Texas synagogue standoff prompts review of security measures between US and UK



In January, Malik Faisal Akram engaged in an 11-hour standoff with police at Congregation Beth Israel in Colleyville, about 15 miles from downtown Fort Worth. He was killed in the incident, but all of the hostages survived.

“In the wake of the of the incident, we have been in active contact with our UK partners discussing Akram’s case. Indications have surfaced that Akram had several criminal and potentially terrorist-related interactions with the UK government. However, none of these resulted in information that rose to the threshold for passing to the United States,” Stephanie Dobitsch, a senior DHS intelligence official, said Wednesday during a Senate Homeland Security and Governmental Affairs hearing.

DHS is looking to reevaluate the information sharing agreements under the Visa Waiver Program and “for opportunities to close any gaps,” she said at the hearing, which was focused on examining the threat to houses of worship.

Akram entered the US on the Visa Waiver Program, which permits citizens of participating countries to travel to the US for business or tourism for up to 90 days without a visa.

Republican Sen. Rob Portman of Ohio, ranking member on the committee, said the UK government had information that Akram “was a terrorist.” Portman called into question why that information didn’t raise a red flag for the US.

US “intelligence and counterterrorism efforts failed,” Portman said of the Colleyville incident. “They failed to detect a known terrorist.”

Pressed by Democratic Sen. Maggie Hassan of New Hampshire on the process, Dobitsch, who works for the DHS Intelligence and Analysis division, deferred to Customs and Border Protection and the DHS Office of Policy for more details on how the US plans to better access criminal record data from the UK or from other visa-waiver countries.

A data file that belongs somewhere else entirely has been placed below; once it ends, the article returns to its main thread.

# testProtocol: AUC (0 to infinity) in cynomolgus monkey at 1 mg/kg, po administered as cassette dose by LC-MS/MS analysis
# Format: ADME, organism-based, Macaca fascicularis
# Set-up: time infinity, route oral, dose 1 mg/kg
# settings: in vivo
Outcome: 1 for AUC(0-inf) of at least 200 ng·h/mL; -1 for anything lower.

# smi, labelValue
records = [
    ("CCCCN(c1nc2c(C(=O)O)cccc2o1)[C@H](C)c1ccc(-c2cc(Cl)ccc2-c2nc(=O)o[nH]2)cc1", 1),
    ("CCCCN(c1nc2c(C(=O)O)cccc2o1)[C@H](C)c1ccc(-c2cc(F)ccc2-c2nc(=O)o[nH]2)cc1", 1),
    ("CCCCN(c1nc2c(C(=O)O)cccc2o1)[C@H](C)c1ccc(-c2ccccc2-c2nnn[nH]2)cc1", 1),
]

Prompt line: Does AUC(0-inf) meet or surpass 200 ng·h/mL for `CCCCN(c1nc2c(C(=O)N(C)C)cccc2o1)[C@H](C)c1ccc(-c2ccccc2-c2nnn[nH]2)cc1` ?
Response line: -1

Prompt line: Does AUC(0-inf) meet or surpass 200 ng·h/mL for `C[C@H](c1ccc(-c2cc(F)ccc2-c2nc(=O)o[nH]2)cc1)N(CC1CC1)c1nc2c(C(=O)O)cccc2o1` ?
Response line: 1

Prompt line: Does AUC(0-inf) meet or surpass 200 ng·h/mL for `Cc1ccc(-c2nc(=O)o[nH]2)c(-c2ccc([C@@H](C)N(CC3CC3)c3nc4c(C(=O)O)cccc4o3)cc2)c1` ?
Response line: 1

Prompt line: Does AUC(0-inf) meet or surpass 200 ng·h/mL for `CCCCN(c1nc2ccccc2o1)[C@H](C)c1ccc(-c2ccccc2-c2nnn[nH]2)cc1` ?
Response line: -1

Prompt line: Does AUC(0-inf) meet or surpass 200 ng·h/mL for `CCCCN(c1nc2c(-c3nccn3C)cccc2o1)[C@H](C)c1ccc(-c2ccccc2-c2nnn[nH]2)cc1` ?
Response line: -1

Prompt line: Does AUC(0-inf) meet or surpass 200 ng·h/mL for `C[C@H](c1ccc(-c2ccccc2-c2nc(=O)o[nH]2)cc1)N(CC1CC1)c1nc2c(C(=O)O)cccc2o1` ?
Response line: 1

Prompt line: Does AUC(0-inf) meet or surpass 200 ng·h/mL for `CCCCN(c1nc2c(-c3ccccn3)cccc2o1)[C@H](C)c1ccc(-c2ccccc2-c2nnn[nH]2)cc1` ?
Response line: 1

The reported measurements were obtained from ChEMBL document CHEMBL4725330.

“(In) the wake of the attack, we certainly have reengaged with our partners to understand what information they had and to really further find ways to integrate similar and like information into our evaluation of individuals who are seeking travel here to the United States,” Dobitsch told Hassan.

DHS routinely assesses ways to strengthen security partnerships between the United States and Visa Waiver Program member countries, according to DHS spokesperson Angelo Fernandez, who noted that “robust information-sharing relationships” are crucial to maintaining visa-free travel.

The department periodically updates membership requirements to account for new capabilities and emerging threats, Fernandez added.

DHS Deputy Secretary John Tien previously said there was no derogatory information associated with Akram prior to his travel or upon his arrival to the US, but he noted the investigation was ongoing.

“But I can tell you that as we review this case, if we identify any gaps or deficiencies in our processes — we’re going to work closely with our partners, so these are the partner countries, and obviously internally, we’re going to do the review as well — we will address them and we will close those gaps,” he said at a Center for a New American Security event in January.

Brian Harrell, a former assistant secretary at DHS who’s now national security adviser to the Secure Community Network, a non-profit focused on security for American Jewish communities, told CNN that while putting puzzle pieces together and sharing information is critical, the “faith community continues to be under constant attack.”

“We need to put all intelligence into something actionable for our houses of worship to respond to. Short of removing these threats, and mitigating known risk, we will continue to see bloodshed from those who seek to attack peaceful worshipers,” he said.

This story has been updated with additional reporting.



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